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An origin centric ellipsoid is defined by any positive semi-definite $n$ by $n$ matrix $X$, by taking all vectors $v$ such that $v^tXv\leq1$. Call two origin centric ellipsoid equivalent if one can be obtained from the other by rotation of space.

Now suppose that $E$ and $E'$ are two equivalent centric ellipsoids that are both contained inside a third centric ellipsoid $F$. Is it always possible to continuously rotate $E$ inside $F$ until is gets to the position $E'$?

This question is a more difficult version of this one.

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up vote 4 down vote accepted

The answer is yes.

You can connect your small ellipsoid to the big one by a continuous nested one-parameter family of ellipsoids, say $E_t$, $t\in [0,1]$. Nested means that $E_{t_1}\subset E_{t_2}$ if $t_1 \le t_2$. Say if $$E=\{\\, x \mid \langle x,Ax\rangle \le1 \\,\}\ \ \text{and}\ \ F=\{\\, x \mid \langle x,Bx\rangle \le1 \\,\}$$ then $$E_t=\{\\, x \mid \langle x,((1-t)\cdot A+t\cdot B)x\rangle \le1 \\,\}$$

Let $E$ and $E'$ be two ellipsoids with semiaxis correspondingly $a_1\le a_2\le\dots\le a_n$ and $a'_1\le a'_2\le \dots \le a'_n$. Note that if $E\supset E'$, then $a_i\ge a_i'$ for all $i$.

Now consider continous family of rotations of $E=E_0$ such that its axis go to the axis of $E_t$. This way we get a continuous rotation of $E_0$ inside $E_1=F$ which moves it to the standard position. One has to be bit more careful in case some of $E_t$ have equal semiaxis. The later is left as an exercise.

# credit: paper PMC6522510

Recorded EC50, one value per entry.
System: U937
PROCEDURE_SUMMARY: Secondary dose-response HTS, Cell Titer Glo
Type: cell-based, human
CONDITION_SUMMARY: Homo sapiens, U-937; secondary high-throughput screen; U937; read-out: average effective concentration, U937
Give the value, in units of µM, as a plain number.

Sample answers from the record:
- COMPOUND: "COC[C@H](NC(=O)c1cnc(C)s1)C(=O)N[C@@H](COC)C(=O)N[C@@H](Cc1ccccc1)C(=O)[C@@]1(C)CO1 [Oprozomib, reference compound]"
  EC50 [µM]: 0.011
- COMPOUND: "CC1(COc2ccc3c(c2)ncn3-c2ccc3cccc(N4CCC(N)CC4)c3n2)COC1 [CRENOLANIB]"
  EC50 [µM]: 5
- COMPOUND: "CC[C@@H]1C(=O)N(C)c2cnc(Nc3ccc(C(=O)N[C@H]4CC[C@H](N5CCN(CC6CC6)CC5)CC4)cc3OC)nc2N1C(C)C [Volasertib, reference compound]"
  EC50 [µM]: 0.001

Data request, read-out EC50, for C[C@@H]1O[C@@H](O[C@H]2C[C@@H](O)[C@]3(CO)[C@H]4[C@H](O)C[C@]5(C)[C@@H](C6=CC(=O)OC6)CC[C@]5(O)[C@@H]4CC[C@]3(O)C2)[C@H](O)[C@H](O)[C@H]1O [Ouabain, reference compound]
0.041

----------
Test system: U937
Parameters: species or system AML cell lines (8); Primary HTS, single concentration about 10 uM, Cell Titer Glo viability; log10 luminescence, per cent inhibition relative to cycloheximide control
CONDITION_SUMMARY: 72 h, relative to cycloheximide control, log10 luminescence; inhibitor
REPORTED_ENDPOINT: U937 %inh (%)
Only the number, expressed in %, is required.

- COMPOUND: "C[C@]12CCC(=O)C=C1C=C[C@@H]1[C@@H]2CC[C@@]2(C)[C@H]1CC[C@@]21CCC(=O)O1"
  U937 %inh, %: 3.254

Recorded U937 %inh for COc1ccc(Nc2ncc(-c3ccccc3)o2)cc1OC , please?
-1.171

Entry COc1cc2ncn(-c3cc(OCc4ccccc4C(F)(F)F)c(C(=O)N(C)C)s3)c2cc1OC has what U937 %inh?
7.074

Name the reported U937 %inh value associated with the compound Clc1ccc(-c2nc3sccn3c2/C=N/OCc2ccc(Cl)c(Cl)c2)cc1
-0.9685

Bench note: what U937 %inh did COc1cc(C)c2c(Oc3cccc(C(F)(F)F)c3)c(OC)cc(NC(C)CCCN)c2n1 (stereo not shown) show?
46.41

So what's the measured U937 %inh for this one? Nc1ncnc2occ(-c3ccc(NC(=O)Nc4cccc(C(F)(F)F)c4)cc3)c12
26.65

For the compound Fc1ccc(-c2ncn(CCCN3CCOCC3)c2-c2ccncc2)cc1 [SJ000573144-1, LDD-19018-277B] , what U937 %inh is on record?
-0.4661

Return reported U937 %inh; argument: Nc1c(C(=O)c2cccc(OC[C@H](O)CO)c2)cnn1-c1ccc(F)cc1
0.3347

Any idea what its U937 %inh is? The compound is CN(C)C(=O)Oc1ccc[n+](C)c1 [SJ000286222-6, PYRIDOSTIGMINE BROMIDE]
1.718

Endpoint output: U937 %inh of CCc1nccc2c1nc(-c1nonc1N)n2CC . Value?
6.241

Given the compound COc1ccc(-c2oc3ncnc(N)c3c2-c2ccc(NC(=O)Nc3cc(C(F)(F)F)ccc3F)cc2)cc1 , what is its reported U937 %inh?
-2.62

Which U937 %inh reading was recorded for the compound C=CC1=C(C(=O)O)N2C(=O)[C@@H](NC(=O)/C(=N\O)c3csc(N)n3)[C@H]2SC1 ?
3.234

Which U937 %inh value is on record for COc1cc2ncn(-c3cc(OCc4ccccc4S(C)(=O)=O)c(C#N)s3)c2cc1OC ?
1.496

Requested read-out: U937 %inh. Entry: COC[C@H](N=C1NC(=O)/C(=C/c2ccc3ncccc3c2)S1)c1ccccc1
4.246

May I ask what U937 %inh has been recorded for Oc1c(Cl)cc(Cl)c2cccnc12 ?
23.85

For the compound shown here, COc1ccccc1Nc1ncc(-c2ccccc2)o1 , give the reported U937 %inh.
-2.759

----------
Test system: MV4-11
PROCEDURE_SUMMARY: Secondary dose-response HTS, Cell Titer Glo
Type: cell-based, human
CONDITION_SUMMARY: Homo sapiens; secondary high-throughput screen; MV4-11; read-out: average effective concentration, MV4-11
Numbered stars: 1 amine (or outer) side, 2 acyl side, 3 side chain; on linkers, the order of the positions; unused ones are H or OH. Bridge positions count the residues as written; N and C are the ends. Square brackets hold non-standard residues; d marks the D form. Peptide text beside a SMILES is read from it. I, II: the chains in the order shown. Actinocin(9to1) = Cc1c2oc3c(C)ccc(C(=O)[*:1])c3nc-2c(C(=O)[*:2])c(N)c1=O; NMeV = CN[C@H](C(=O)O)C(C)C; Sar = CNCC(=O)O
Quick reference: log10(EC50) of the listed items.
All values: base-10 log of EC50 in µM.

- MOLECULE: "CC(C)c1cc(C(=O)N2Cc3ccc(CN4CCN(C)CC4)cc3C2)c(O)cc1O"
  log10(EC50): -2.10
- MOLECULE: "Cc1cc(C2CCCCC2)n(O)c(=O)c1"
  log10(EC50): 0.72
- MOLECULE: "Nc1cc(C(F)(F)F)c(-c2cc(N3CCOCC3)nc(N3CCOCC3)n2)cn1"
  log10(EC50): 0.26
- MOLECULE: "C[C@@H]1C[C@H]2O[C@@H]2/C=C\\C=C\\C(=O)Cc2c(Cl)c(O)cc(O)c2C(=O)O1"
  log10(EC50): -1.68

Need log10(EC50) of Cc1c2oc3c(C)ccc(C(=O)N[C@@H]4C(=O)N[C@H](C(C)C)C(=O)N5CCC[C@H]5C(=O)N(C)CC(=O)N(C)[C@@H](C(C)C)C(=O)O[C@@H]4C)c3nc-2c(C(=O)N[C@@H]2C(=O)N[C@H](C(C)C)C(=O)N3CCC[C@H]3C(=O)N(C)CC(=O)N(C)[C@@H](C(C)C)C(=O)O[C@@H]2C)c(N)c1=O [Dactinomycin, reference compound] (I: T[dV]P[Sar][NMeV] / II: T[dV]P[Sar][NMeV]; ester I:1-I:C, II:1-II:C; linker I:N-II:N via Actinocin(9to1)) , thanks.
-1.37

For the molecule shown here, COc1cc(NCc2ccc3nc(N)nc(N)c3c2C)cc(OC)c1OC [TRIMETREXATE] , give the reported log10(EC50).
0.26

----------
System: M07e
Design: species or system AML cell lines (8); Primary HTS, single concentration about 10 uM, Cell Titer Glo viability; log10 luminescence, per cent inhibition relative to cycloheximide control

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I think you misunderstood my question. I'm considering the case where $E$ and $E'$ are really just the same ellipsoid - one is obtained from the other simply by rotation. However I would like to now continuously rotate $E$ into the position $E'$ while maintaining that all the intermediate ellipsoid are inside a third ellipsoid $F$, which contains both $E$ and $E'$. Even if all the axes of $E$ (and $E'$) have different lengths, there are many paths in the group of rotations that can continuously rotate $E$ into $E'$. It's not clear to me which of those, if any, keeps the ellipsoid in $F$. – puzne Sep 24 '12 at 11:29
@puzne, My notation differ from yours, this is probably the reason for confusion. Moving ellipsoid in the standard position is the same as moving an ellipsoid from one position to any other position. – Anton Petrunin Sep 25 '12 at 1:38
I made my notation bit closer to yours, but still my $E'$ has nothing to do with your $E'$. – Anton Petrunin Sep 25 '12 at 1:46
Oh now I see - very nice, thanks! – puzne Oct 2 '12 at 9:36

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